At today’s Windows 8/Surface launch, I got to lay my hands on Surface and its two keyboards. If you are considering picking one up, I’d recommend you visit your local retailer and do the same. It’s a very solid device although its lightness or kickstand feel didn’t immediately stand out. As the ads clearly show, this product is about the keyboards, so that’s what’s worth zooming in on.
It is easy to look at the reported overall inferiority of the typing covers’ suitability for a fast typist and dismiss them, but the controversial touch cover is a pretty impressive achievement. The keys require a bit of natural pressure to activate., but it’s a far better experience than mushy membrane keyboards. Contrary to what some reviews have reported, I had almost no learning curve and felt no discomfort. My immediate accuracy could have been improved, but it was still far beyond and far more comfortable than typing on glass. Speaking of which, the trackpad is comically (even compared to a netbook) small and oddly proportioned, but it will mostly be used for tweaking broad navigation on the touchscreen
That said, for a small premium in thickness, a relatively larger one in thickness, and some jeopardy of gunking up the space between the keys, the tactile touch cover offers an even more improved typing experience,
Also, one word on the hold between the cover on the cover and the Surface. I tried several times to forcefully shake the Surface loose holding it by its cover and could not. That said, it’s good to know that the Surface can survive a spill if dropped.
Apple devoted a good chunk of the iPad mini introduction doing a direct comparison with the Google Nexus 7 (by ASUS as everyone has clearly forgotten). It was at once necessary and wasted, depending on the audience. For those open to comparing the two, the less convincing focus on the increased screen real esate and the more convincing (if oft-trotted out) focus on tablet app superiority helps to justify the 65 percent price step-up from the baseline. But for many, the availability of a capable $200 tablet is basically the end of the story. Apple’s messaging is of the iPad mini in of the smallest, least expensive iPad, not a relatively big and expensive “small tablet.”
The sad truth for Android tablets is that there have already been two tablets from major manufacturers released at close to the size of the iPad mini — the well-received Galaxy Tab 7.7 and the Motorola Xyboard 8.2. Neither was priced close to the $200 asking amount for the Kindle Fire HD or Nexus 7. In fact, most or all distribution of those models was through carrier stores, which have not been successful in moving tablets to date.
Yesterday’a revamping of Apple’s MacBook product line resulted in a product portfolio curiosity. Apple’s notebook lineup now varies about as much by girth as it does by screen size. MacBooks remain available in three screen sizes but the 13″ model is also available in three thicknesses — the ultrathin MacBook Air, the slim MacBook Pro with Retina Display, and the classic MacBook Pro with SuperDrive (unbranded as such). Of course, there are other differences among these models such as storage options, ports and screen resolutions. Still, the MacBook line now can be thought of as having three sub-lines: Air, Pro and Pro with Retina Display.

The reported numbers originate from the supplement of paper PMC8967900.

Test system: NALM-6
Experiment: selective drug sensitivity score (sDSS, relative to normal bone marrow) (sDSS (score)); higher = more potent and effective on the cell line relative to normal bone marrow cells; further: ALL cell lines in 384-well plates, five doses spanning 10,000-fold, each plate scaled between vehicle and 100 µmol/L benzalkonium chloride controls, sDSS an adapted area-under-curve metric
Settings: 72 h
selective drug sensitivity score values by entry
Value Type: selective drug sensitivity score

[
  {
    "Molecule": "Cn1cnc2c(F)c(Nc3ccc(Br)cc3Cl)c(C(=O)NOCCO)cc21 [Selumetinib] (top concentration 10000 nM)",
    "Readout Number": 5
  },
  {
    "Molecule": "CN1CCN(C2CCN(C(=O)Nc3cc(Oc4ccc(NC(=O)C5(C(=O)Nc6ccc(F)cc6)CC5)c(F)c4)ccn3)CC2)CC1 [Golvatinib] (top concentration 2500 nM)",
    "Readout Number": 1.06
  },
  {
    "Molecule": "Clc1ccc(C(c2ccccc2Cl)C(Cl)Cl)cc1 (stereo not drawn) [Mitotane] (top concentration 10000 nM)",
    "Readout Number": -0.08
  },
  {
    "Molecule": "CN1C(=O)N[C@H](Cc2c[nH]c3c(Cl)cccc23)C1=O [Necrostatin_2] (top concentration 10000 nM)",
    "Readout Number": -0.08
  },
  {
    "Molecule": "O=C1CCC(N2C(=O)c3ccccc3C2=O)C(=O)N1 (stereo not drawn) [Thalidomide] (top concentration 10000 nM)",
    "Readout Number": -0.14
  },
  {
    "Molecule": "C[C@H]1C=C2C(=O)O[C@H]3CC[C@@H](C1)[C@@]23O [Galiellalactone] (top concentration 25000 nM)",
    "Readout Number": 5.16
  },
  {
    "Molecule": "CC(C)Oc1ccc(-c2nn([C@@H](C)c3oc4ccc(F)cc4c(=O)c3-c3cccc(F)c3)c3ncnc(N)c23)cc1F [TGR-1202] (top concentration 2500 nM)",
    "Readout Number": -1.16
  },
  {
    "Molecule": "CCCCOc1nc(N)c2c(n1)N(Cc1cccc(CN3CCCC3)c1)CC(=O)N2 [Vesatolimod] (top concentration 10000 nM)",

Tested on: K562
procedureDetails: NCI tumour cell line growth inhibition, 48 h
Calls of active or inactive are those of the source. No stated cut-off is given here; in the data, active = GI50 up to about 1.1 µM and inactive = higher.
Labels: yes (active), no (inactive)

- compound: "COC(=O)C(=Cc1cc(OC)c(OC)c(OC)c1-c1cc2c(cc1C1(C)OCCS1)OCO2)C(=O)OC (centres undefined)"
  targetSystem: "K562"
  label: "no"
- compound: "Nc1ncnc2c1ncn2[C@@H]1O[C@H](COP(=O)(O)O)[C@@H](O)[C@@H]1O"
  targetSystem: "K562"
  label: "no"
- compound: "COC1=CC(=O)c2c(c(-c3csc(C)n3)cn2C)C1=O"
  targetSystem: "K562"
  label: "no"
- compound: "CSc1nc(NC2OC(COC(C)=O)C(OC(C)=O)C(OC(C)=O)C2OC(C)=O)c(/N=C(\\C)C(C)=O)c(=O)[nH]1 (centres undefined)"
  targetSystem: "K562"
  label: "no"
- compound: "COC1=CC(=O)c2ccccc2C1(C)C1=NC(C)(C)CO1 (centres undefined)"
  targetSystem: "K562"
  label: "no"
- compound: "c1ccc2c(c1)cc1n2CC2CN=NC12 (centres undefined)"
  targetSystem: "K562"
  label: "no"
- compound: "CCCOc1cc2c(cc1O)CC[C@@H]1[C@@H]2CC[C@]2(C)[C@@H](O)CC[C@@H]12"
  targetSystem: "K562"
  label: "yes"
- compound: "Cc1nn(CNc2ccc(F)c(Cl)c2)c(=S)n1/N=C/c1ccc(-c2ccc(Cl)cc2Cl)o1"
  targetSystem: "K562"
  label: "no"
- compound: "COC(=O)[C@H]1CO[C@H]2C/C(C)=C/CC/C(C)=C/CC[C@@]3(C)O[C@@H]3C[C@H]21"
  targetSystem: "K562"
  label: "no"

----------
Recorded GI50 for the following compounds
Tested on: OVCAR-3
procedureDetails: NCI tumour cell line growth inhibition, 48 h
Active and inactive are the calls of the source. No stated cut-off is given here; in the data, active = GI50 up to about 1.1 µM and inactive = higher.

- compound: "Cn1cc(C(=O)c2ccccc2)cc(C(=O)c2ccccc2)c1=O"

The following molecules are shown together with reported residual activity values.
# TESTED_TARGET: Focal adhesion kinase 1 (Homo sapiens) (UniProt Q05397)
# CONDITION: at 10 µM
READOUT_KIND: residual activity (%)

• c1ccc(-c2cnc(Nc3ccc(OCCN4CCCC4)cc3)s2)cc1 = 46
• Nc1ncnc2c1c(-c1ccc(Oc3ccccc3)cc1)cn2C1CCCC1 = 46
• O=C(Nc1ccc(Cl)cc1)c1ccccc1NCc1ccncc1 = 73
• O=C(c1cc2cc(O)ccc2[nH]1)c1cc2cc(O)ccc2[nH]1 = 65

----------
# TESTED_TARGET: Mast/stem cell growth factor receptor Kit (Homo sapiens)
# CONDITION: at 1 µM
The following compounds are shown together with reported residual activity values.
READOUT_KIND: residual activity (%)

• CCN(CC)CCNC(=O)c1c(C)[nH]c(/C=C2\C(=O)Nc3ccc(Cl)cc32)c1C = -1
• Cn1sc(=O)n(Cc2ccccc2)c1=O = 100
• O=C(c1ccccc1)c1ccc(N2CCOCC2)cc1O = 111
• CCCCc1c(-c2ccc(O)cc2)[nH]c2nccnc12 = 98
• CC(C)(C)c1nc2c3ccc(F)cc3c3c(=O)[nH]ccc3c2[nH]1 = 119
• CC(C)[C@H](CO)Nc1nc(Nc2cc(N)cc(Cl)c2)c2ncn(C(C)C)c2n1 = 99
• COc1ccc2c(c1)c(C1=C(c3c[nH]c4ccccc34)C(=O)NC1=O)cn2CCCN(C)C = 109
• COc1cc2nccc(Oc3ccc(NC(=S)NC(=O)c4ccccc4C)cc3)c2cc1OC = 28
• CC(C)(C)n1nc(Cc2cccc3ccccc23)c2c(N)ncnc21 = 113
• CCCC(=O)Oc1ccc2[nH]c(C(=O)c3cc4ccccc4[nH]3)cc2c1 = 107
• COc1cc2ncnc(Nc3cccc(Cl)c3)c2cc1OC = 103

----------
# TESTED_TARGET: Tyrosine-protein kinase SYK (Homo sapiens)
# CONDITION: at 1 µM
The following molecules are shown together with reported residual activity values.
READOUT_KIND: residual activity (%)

Making them even more like product lines, they tend to have similarities across the screen sizes. While the Air and Retina lines both lack optical drives, the former is obviously engineered for the ultimate in portability and a cloud-friendly lifestyle while the latter is for the leading-edge power user, with the non-Retina Pros playing very much in the mainstream. As Phil Schiller noted, the 13″ MacBook Pro is Apple’s best-selling notebook and seems likely to remain so after its Retina-equipped sibling.
The potential of this seems rather murky. Obviously, there are several office suite alternatives already for the iPad as well as remote desktop solutions. And even if there were a more concerted effort between Apple and VMWare to offer hosted Microsoft Office, there would still be a place for the popular office suite on the iPad, even in the enterprise.
Of course, such a native version would have to closer to a Windows 8-style app implementation than the current “touch-optimized” but fundamentally desktop-style version. The next version of Office will likely be offered in a Windows 8-style version as an option, much like Internet Explorer.
Most coverage that we’ve seen of the rumored iPad mini notes that it won’t have a Retina Display. There is, however, a counterargument. Clearly, Apple has been on a Retina tear (although hopefully without any actual torn retinae) as it has become a defining and increasingly anticipated feature crossing many product lines: MacBook, iPhone and iPod. If Apple was willing to put a Retina Display on the iPod touch, why wouldn’t it put one on the iPad mini? The technology is clearly available. The display on the imminent Barnes & Noble Nook HD is Retina-sharp. Adding credence to this is rumors that the iPad mini may start at $329, which would be relatively high for the sub-8″ tablet category even given that Apple is profitable (and quite) on hardware. Pulling off a Retina Display iPad mini at $299 would be a coup.
Companies keep trying to affix touchscreens to our refrigerators and develop more infomercial-friendly variations of the blender, but the kitchen still remains a relatively low-tech sanctuary. Even as we hurtle toward a Wall-E-era existence of complete automation and leisure, the simple joys of preparing a meal in one’s own kitchen can be invigorating.
My latest Backed or Whacked column for TechCrunch examines three Kickstarter funding campaigns for kitchen gadgets.